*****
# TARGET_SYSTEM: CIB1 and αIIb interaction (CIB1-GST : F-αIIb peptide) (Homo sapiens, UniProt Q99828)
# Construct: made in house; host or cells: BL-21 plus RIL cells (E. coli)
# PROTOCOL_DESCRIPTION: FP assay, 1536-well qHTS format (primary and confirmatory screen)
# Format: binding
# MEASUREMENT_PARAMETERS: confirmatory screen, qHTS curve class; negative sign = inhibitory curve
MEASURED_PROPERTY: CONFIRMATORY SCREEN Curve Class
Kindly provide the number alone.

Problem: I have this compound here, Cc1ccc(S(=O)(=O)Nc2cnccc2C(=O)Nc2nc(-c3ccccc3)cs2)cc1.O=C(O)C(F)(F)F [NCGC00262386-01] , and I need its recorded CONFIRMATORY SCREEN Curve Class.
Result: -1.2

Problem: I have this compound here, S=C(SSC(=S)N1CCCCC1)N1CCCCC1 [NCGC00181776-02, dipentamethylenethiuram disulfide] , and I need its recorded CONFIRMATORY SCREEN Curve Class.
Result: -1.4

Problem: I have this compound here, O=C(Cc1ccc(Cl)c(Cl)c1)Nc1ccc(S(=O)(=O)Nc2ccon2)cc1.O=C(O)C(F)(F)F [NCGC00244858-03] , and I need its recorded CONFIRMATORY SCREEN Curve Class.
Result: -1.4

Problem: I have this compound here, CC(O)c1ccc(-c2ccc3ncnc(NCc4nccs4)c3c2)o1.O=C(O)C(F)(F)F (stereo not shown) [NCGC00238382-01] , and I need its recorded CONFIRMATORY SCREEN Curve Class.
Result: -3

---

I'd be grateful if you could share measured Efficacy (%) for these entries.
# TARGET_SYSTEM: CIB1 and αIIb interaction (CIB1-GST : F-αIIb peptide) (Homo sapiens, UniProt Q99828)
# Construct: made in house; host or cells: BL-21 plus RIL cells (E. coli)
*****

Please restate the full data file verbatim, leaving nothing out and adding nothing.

# TARGET_SYSTEM: CIB1 and αIIb interaction (CIB1-GST : F-αIIb peptide) (Homo sapiens, UniProt Q99828)
# Construct: made in house; host or cells: BL-21 plus RIL cells (E. coli)
# PROTOCOL_DESCRIPTION: FP assay, 1536-well qHTS format (primary and confirmatory screen)
# Format: binding
# MEASUREMENT_PARAMETERS: confirmatory screen, qHTS curve class; negative sign = inhibitory curve
MEASURED_PROPERTY: CONFIRMATORY SCREEN Curve Class
Kindly provide the number alone.

Problem: I have this compound here, Cc1ccc(S(=O)(=O)Nc2cnccc2C(=O)Nc2nc(-c3ccccc3)cs2)cc1.O=C(O)C(F)(F)F [NCGC00262386-01] , and I need its recorded CONFIRMATORY SCREEN Curve Class.
Result: -1.2

Problem: I have this compound here, S=C(SSC(=S)N1CCCCC1)N1CCCCC1 [NCGC00181776-02, dipentamethylenethiuram disulfide] , and I need its recorded CONFIRMATORY SCREEN Curve Class.
Result: -1.4

Problem: I have this compound here, O=C(Cc1ccc(Cl)c(Cl)c1)Nc1ccc(S(=O)(=O)Nc2ccon2)cc1.O=C(O)C(F)(F)F [NCGC00244858-03] , and I need its recorded CONFIRMATORY SCREEN Curve Class.
Result: -1.4

Problem: I have this compound here, CC(O)c1ccc(-c2ccc3ncnc(NCc4nccs4)c3c2)o1.O=C(O)C(F)(F)F (stereo not shown) [NCGC00238382-01] , and I need its recorded CONFIRMATORY SCREEN Curve Class.
Result: -3

---

I'd be grateful if you could share measured Efficacy (%) for these entries.
# TARGET_SYSTEM: CIB1 and αIIb interaction (CIB1-GST : F-αIIb peptide) (Homo sapiens, UniProt Q99828)
# Construct: made in house; host or cells: BL-21 plus RIL cells (E. coli)